The SETI thing was over credits?

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Brandon

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Message 18571 - Posted: 13 Jun 2006, 16:00:27 UTC

I am just satisfied that my spare cycles are going towards research for a cure. It's nice to see some sort of measurement of what you have contributed .. but I am just elated something like this even exists. Credits are just too abstract. Knowing I am part of 40 Teraflops is where it's at !!! (:
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Message 18578 - Posted: 13 Jun 2006, 17:30:14 UTC

[caution: sarcasm ahead] Yea, let's do all the work THREE TIMES so we can be SURE we get the credits right!

Rosetta needs models crunched, the results are easily verified. The results a all meaningful, but only very few will report a great looking model found. If you claim you found a great model, the project can prove it by rerunning with the same parameters your PC used to find it.

You would THINK that perhaps it would be similar at SETI. MOST of the results returned to SETI are saying "nothing found"... you would THINK that would be sufficient. But they PROVE nothing was found three times! GREAT use of electricity, don't ya think?

And let's say you DO find a signal. Great! We're not alone... NOW what are you going to do? Is ET going to immediately stop over with disease cures? He's 100 light years away! In the meantime mankind suffers a pandemic and the science isn't there to devise a cure in time.

Better hedge your bets! Crunch Rosetta too!
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Message 18579 - Posted: 13 Jun 2006, 17:55:06 UTC - in response to Message 18578.  

snip, snip
Better hedge your bets! Crunch Rosetta too!


Better yet, crunch Rosetta only!
dag
--Finding aliens is cool, but understanding the structure of proteins is useful.
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Astro
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Message 18590 - Posted: 13 Jun 2006, 20:39:12 UTC
Last modified: 13 Jun 2006, 20:45:10 UTC

I think a bit more respect for Seti is due it. If it weren't for the wildly popular Seti. There'd be NO rosetta or 30 other projects to choose from.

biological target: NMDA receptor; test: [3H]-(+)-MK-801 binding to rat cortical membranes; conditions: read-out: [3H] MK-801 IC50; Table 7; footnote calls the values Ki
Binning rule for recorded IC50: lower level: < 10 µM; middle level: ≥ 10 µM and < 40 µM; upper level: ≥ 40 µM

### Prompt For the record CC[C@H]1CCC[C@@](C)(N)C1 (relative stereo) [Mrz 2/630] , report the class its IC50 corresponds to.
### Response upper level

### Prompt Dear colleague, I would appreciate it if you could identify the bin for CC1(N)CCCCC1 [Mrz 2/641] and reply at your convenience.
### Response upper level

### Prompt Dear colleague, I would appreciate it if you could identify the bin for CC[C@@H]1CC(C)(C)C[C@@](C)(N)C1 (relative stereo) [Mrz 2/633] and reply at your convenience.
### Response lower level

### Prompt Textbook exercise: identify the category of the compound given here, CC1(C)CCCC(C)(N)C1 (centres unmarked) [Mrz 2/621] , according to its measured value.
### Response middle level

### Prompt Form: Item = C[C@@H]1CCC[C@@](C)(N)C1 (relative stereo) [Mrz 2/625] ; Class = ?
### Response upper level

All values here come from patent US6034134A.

By the later 1990's Seti had more users than work it could collect. So, instead of sending "NO work" messages, they just sent out extra copies of the same Work Unit (WU)(by the end of Classic it was sending of average of between 6 – 9 duplicates). Dr. Anderson (from Seti) saw the huge waste of processor time and thought of a better way. He called this Boinc (the Berkeley Open Infrastructure for Network Computing). A multi-project platform where cash strapped projects could get a slice of this HUGE processor pie for FREE. Everything about boinc is designed to be FREE to projects, from the software itself to the message board you're using, to well...Everything.

Since Seti already has enough CPU power, he's sharing that with other science projects. The Equipment of seti was designed to handle 1 Million Results/day (250,000 WUs, since the initial issue rate is FOUR). It only needs TWO results (of the four)returned that match strongly to validate the science. It will probably be entertaining reducing the issue rate to 3, but four was picked, NOT just for science reasons, but to ensure users got their credits faster. Remember, they have LOADS of CPUs available, and they don't examine the results in "real time" so getting the results back fast isn't a priority as it is for some projects (like LHC and Rosetta). Since December Seti(under Boinc) was once again, doing all the work that could be collected. I’m not sure how this new Seti Enhanced is affecting it, but time will tell. If the past is any indicator, they’ll be right back up to full capacity probably quicker than people think, even though they’ve double the sensitivity of the search (resulting in increased crunch times/less work units done per day).